# Supervised ML - Regression (I)

Machine Learning is a difficult concept, but a necessary one that will open you to a new world of possibilities in data analysis. To get up to speed quickly, you will need to learn theory, terminology, core algorithms, and application.

Here are some models we will cover in the following chapters.

- Linear Models
- Linear Regression
- Generalized Linear Models (GLM) - Elastic Net

- Tree-Based Models
- Decision Trees
- Random Forest
- XGBoost (Gradient Boosted Machine, GBM)

- Support Vector Machine

With this roadmap, you will be able to learn the basics of modeling using all of the core algorithms. Further, you will understand how they work along with their strengths and weaknesses.

## ML Theory

**Machine Learning: A Gentle Introduction**

This is an excellent tutorial covering basic concepts of machine learning.

**Bias versus Variance: Fighting Over-Fitting**

The Bias/Variance tradeoff is why we need to test the prediction accuracy on unseen data. This tutorial forms our intuition for separating our data into training and testing data sets.

**Cross Validation**

**Summary**

**Common Applications in Business:**Used to predict a numeric value (e.g. forecasting sales, estimating prices, predicting customer churn etc).**Key Concept:**Data is usually in a rectangular format (like a spreadsheet) with one column that is a target (e.g. price) and other columns that are predictors (e.g. product category)**Gotchas:****Preprocessing:**Knowing when to preprocess data (normalize) prior to machine learning step**Feature Engineering:**Getting good features is more important than applying complex models.

**Parameter Tuning:**Higher complexity models have many parameters that can be tuned.**Interpretability:**Some models are more explainable than others, meaning the estimates for each feature means something in relation to the target. Other models are not interpretable and require additional tools (e.g. LIME) to explain.

**Terminology**

**Supervised vs Unsupervised:**Regression is a supervised technique that requires training with a “target” (e.g. price of product or sales by month). The algorithm learns by identifying relationships between the target & the predictors (attributes related to the target like category of product or month of sales).**Classification vs Regression:**Classification aims to predict classes (either binary yes/no or multi-class categorical). Regression aims to predict a numeric value (e.g. product price = $4,233).**Preprocessing:**Many algorithms require preprocessing, which transforms the data into a format more suitable for the machine learning algorithm. A common example is “standardization” or scaling the feature to be in a range of [0,1] (or close to it).**Hyper Parameter & Tuning:**Machine learning algorithms have many parameters that can be adjusted (e.g. learning rate in GBM). Tuning is the process of systematically finding the optimum parameter values.**Cross Validation:**Machine learning algorithms should be tuned on a validation set as opposed to a test set. Cross-validation is the process of splitting the training set into multiple sets using a portion of the training set for tuning.**Performance Metrics:**For regression, common performance metrics are Mean Absolute Error (MAE) and Root Mean Squared Error (RMSE). For classification, standard measures are the accuracy/misclassification rate or the area under the curve (AUROC). These measures provide an estimate of model performance to compare models to each other.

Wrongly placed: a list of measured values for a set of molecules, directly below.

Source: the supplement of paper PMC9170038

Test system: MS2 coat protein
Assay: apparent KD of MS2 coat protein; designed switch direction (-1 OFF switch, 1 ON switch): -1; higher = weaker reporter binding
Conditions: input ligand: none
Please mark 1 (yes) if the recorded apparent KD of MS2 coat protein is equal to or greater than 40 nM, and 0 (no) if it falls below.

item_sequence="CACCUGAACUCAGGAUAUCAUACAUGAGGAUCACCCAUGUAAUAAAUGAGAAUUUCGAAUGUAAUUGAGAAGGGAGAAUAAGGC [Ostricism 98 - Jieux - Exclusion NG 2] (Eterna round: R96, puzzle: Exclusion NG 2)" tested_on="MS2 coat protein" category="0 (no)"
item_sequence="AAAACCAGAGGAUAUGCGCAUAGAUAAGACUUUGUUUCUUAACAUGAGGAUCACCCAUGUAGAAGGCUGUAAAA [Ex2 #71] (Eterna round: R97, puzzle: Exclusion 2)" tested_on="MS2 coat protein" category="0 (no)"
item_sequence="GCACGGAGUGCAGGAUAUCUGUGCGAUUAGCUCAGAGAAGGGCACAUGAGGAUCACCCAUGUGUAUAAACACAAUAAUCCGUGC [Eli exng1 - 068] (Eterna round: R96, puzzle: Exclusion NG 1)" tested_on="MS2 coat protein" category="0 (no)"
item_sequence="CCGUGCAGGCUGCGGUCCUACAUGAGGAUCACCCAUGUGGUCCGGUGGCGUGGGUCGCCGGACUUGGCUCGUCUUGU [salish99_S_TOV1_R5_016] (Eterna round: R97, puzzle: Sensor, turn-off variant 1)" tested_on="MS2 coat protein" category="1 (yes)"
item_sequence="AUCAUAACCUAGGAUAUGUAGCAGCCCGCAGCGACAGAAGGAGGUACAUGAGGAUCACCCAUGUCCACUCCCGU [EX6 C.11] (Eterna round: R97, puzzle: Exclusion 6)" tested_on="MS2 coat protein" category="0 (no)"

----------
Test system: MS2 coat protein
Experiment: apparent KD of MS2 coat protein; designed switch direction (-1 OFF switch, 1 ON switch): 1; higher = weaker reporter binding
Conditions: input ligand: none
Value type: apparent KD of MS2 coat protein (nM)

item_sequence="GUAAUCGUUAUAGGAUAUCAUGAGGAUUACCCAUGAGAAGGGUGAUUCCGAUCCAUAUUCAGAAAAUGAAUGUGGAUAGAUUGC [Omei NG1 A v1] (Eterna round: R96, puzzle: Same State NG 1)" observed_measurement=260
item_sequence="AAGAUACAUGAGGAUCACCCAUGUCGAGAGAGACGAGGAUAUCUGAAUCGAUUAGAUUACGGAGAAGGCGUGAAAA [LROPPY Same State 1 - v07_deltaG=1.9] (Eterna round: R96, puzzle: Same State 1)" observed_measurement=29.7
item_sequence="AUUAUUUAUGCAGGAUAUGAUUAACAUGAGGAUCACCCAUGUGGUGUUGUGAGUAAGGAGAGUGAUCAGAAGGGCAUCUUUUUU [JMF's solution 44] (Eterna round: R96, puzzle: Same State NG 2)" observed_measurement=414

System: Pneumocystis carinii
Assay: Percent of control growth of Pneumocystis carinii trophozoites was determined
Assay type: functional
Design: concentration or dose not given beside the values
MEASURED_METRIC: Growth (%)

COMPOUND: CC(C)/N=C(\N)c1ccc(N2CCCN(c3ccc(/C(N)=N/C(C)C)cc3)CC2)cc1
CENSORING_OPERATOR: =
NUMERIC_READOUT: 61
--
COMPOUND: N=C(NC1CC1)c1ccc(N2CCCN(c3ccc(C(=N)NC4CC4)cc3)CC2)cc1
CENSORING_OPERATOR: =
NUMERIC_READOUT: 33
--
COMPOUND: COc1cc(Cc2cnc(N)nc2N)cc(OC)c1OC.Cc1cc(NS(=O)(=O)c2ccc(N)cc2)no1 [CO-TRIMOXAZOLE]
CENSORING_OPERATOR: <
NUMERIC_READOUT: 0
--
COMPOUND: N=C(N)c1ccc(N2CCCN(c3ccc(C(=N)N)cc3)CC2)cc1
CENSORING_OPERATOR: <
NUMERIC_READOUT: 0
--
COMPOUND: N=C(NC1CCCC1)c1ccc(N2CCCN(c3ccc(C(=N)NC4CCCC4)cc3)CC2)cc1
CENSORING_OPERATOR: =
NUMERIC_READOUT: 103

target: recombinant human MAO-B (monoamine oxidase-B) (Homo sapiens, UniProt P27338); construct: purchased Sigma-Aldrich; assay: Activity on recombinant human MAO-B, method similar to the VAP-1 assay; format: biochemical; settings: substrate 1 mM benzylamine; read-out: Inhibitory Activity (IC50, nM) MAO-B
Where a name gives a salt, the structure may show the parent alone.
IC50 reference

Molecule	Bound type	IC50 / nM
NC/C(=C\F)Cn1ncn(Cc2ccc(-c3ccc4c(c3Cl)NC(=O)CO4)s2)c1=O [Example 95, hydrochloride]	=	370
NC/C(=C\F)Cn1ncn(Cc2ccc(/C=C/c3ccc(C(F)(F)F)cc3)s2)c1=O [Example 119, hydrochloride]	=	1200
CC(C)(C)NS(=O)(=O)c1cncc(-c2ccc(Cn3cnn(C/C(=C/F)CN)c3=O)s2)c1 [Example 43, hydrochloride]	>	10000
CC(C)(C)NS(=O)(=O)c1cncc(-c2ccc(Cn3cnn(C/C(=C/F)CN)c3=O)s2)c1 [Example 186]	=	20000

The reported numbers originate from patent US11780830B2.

**Machine Learning Algorithms - Regression**

Popular Algorithms | Type | Key Concepts | Feature Range Standardization [0,1] | Results interpretable? | Key Parameters |
---|---|---|---|---|---|

Linear Regression | Linear | Simplest method - Uses OLS to reduce error | Not required | Yes - Model terms indicate magnitude / direction of each feature contribution | N/A |